Updated: Sep 2, 2021
There's a lot of talk about microaggressions these days as some major companies have been accused of creating a culture that allows this type of language to go unchecked in the workplace. It's important to understand microaggressions so we don't commit them. So what are they?
Merriam-Webster defines a microaggression as a comment or action that subtly and often unconsciously or unintentionally expresses a prejudiced attitude toward a member of a marginalized group (such as a racial minority).
"They are in a sense ambiguous, so that the recipient is apt to feel vaguely insulted, but since the words look and sound complimentary, on the surface (they're most often positive), she can't rightly feel insulted and doesn't know how to respond," Robin Lakoff, Professor Emerita of Linguistics at the University of California, Berkeley, told Business Insider.
There are lots of common statements made in the workplace that can be considered microaggressions, and in almost every case, the best alternative is just to say nothing at all. Here are a few examples courtesy of Business Insider:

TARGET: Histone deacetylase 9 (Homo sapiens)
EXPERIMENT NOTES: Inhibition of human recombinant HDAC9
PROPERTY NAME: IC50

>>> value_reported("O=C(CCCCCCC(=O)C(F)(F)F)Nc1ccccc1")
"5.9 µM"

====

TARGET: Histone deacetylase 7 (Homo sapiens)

You're so articulate. When a white colleague says this to a person of color, the comment suggests they assumed the person would be less articulate.
You don't look transgender at all. This comment suggests being transgender is undesirable.
Where are you really from? This comment implies that a person isn't really American or that they don't belong in this country.
The way you've overcome your disability is so inspiring. When someone says this, it suggests they assumed their disabled colleague would not be able to accomplish as much as their able-bodied peers.
You look like an intern. This suggests someone is inexperienced or potentially unqualified for their job.
Next, we'll discuss when and how to respond to microaggressions. Subscribe below and stay tuned for Microaggressions Part 2.